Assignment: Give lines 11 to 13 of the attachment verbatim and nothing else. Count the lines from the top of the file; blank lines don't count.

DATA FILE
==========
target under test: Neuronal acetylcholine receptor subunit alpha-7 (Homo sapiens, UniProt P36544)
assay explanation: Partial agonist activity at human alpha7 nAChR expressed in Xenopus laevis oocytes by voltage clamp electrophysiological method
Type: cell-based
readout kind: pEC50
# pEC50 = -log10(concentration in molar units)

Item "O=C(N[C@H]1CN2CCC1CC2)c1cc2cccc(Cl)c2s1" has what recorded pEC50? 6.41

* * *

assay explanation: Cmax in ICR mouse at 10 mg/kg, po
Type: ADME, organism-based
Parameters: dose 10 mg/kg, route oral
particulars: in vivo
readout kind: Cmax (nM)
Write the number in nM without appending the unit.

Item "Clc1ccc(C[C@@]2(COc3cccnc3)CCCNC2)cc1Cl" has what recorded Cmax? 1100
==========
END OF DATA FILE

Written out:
particulars: in vivo
readout kind: Cmax (nM)
Write the number in nM without appending the unit.